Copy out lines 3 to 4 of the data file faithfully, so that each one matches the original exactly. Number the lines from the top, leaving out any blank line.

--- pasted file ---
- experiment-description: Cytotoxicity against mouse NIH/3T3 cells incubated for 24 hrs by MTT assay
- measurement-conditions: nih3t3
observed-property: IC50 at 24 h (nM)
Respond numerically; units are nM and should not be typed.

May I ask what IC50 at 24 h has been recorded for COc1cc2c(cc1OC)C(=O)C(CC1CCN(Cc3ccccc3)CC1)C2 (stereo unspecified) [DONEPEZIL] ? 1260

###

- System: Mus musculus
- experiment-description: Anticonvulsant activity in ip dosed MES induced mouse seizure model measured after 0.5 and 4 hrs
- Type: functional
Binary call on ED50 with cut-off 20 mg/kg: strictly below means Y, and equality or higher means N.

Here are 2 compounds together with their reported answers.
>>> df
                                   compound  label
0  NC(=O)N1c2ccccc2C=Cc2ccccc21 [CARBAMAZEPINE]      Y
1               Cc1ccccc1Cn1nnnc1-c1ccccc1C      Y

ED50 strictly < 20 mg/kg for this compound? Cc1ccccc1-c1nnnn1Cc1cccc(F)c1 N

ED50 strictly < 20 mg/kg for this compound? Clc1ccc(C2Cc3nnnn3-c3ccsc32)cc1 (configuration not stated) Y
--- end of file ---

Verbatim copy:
observed-property: IC50 at 24 h (nM)
Respond numerically; units are nM and should not be typed.